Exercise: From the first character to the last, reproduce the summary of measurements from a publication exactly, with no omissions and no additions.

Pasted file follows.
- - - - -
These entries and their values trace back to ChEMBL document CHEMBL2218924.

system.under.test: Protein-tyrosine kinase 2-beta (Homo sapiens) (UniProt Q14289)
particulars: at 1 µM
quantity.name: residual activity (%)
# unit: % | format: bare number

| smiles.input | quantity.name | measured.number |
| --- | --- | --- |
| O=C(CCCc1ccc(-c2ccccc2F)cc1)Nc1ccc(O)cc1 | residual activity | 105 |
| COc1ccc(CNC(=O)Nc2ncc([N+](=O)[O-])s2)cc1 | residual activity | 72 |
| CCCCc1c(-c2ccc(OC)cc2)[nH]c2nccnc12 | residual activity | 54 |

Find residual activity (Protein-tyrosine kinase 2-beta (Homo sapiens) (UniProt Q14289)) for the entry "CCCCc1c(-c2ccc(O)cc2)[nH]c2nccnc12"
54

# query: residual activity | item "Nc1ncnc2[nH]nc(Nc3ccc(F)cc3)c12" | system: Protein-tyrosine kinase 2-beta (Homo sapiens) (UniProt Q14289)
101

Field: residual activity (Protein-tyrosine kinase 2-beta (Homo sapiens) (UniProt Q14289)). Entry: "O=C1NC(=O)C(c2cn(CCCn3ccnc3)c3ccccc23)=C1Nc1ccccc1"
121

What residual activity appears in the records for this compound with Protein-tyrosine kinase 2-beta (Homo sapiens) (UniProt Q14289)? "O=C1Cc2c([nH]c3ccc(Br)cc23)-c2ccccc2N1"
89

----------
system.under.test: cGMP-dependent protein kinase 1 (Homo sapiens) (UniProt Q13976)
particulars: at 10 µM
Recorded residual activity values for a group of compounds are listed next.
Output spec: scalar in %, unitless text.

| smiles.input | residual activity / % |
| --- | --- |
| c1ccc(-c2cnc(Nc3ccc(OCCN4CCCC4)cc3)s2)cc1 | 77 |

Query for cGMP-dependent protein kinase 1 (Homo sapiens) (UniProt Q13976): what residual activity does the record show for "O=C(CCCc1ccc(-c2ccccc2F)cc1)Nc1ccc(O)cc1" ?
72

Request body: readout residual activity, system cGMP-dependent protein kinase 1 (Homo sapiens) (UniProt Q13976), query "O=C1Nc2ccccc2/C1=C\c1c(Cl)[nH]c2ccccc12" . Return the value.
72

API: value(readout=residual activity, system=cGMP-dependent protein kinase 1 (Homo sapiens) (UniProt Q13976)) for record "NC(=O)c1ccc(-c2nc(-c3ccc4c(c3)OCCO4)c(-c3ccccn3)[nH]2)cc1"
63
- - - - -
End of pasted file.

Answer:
These entries and their values trace back to ChEMBL document CHEMBL2218924.

system.under.test: Protein-tyrosine kinase 2-beta (Homo sapiens) (UniProt Q14289)
particulars: at 1 µM
quantity.name: residual activity (%)
# unit: % | format: bare number

| smiles.input | quantity.name | measured.number |
| --- | --- | --- |
| O=C(CCCc1ccc(-c2ccccc2F)cc1)Nc1ccc(O)cc1 | residual activity | 105 |
| COc1ccc(CNC(=O)Nc2ncc([N+](=O)[O-])s2)cc1 | residual activity | 72 |
| CCCCc1c(-c2ccc(OC)cc2)[nH]c2nccnc12 | residual activity | 54 |

Find residual activity (Protein-tyrosine kinase 2-beta (Homo sapiens) (UniProt Q14289)) for the entry "CCCCc1c(-c2ccc(O)cc2)[nH]c2nccnc12"
54

# query: residual activity | item "Nc1ncnc2[nH]nc(Nc3ccc(F)cc3)c12" | system: Protein-tyrosine kinase 2-beta (Homo sapiens) (UniProt Q14289)
101

Field: residual activity (Protein-tyrosine kinase 2-beta (Homo sapiens) (UniProt Q14289)). Entry: "O=C1NC(=O)C(c2cn(CCCn3ccnc3)c3ccccc23)=C1Nc1ccccc1"
121

What residual activity appears in the records for this compound with Protein-tyrosine kinase 2-beta (Homo sapiens) (UniProt Q14289)? "O=C1Cc2c([nH]c3ccc(Br)cc23)-c2ccccc2N1"
89

----------
system.under.test: cGMP-dependent protein kinase 1 (Homo sapiens) (UniProt Q13976)
particulars: at 10 µM
Recorded residual activity values for a group of compounds are listed next.
Output spec: scalar in %, unitless text.

| smiles.input | residual activity / % |
| --- | --- |
| c1ccc(-c2cnc(Nc3ccc(OCCN4CCCC4)cc3)s2)cc1 | 77 |

Query for cGMP-dependent protein kinase 1 (Homo sapiens) (UniProt Q13976): what residual activity does the record show for "O=C(CCCc1ccc(-c2ccccc2F)cc1)Nc1ccc(O)cc1" ?
72

Request body: readout residual activity, system cGMP-dependent protein kinase 1 (Homo sapiens) (UniProt Q13976), query "O=C1Nc2ccccc2/C1=C\c1c(Cl)[nH]c2ccccc12" . Return the value.
72

API: value(readout=residual activity, system=cGMP-dependent protein kinase 1 (Homo sapiens) (UniProt Q13976)) for record "NC(=O)c1ccc(-c2nc(-c3ccc4c(c3)OCCO4)c(-c3ccccn3)[nH]2)cc1"
63